Native Village 
Youth and Education News

September 1, 2012

Yakama tribe elder becomes U of O's oldest-ever graduate
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Yakama tribe elder becomes U of O's oldest-ever graduate
Virginia Beavert

EUGENE, Ore. - The University of Oregon honored the school's oldest-ever graduate during June 2012's commencement ceremonies Monday.

Virginia Beavert, 90, an elder in Washington’s Yakama tribe, received her doctorate in linguistics

Beavert speaks six native languages, has written a Yakama Sahaptin dictionary, and is currently working on a second edition.

Beavert also is responsible for bringing a $250,000 gift to the UO’s Linguistics Department to help fund the Northwest Indian Language Institute.

Beavert was among 1,075 students who receives graduate degrees. Another 3,940 received bachelor’s degrees.

The new graduates came from 61 countries and 47 U.S. states plus the District of Columbia.

View a March 2012 interview with Beavert  about native languages


EUGENE, Ore. - Virginia Beavert grew up in a little village just down the road from Yakima, Wash.

Beavert did not go to government school. However, the Yakama native did learned to speak several different languages while growing up.

"My first language was Nez Perce," Beavert said. "My father was from Umatilla, and I learned his language. My mother spoke Yakama, so I learned that, too."

But now some of those languages she's learned have disappeared altogether.

"Klickitat is no longer spoken," Beavert said. "I can read the language, but I'm the only one."

According to the Northwest Indian Language Institute (NILI), only 5 out of the 26 original Native American languages in Oregon are still spoken.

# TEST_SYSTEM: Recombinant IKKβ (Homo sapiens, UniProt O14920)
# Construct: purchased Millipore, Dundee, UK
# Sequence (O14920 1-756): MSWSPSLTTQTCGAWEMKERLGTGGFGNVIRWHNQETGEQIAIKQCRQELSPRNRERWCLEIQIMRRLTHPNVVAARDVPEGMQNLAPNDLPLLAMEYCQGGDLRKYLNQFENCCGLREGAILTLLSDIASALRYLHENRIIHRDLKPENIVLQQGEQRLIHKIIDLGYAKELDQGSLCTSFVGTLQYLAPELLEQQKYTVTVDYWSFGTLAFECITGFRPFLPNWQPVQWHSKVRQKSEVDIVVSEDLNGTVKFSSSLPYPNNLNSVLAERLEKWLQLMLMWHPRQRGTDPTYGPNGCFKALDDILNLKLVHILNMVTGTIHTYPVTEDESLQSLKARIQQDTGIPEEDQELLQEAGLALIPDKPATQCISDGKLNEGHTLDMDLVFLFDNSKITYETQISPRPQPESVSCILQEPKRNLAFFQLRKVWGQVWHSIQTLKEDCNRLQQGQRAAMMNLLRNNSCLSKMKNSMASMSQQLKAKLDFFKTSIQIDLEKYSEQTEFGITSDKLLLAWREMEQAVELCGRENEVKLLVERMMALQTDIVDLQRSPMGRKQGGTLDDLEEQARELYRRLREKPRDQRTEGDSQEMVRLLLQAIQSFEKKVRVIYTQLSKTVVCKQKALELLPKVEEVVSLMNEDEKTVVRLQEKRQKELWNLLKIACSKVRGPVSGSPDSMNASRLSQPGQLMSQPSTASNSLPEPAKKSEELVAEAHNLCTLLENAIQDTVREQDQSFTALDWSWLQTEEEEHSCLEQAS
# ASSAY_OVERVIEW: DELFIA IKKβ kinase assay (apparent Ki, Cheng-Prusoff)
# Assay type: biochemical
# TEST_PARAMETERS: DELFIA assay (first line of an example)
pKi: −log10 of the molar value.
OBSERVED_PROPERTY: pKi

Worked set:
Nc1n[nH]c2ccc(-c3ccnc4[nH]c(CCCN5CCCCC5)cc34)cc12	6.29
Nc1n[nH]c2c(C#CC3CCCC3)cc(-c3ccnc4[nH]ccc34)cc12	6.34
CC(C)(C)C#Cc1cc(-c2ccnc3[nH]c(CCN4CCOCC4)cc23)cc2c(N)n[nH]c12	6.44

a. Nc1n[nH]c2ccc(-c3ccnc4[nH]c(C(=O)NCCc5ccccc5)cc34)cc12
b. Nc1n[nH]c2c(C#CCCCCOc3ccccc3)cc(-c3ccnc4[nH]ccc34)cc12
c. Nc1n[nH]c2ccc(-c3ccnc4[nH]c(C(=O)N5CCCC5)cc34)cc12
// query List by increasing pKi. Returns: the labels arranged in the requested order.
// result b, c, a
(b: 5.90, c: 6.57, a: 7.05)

The languages first started dwindling in the 1800s.

"With boarding schools, children were taken from their families and taken away to schools and forced to speak English," said Janne Underriner, Director at the Northwest Indian Language Institute.

But through NILI, instructors are teaching the Sahaptin langauge, a dialect of the Yakama nation.

The course is offered through the University of Oregon.

Instructor Roger Jacob said he is still learning the language himself.

"It wasn't until fairly recently that I realized that I wasn't hearing it as much anymore," Jacob said.

"We'd like to retain our identity, our language and our culture," Beavert said. "I think it's important to preserve that because I see globally people disappearing."

In addition to the University of Oregon college courses, the institute also provides curriculum for first grade immersion and after school programs for children in the area.

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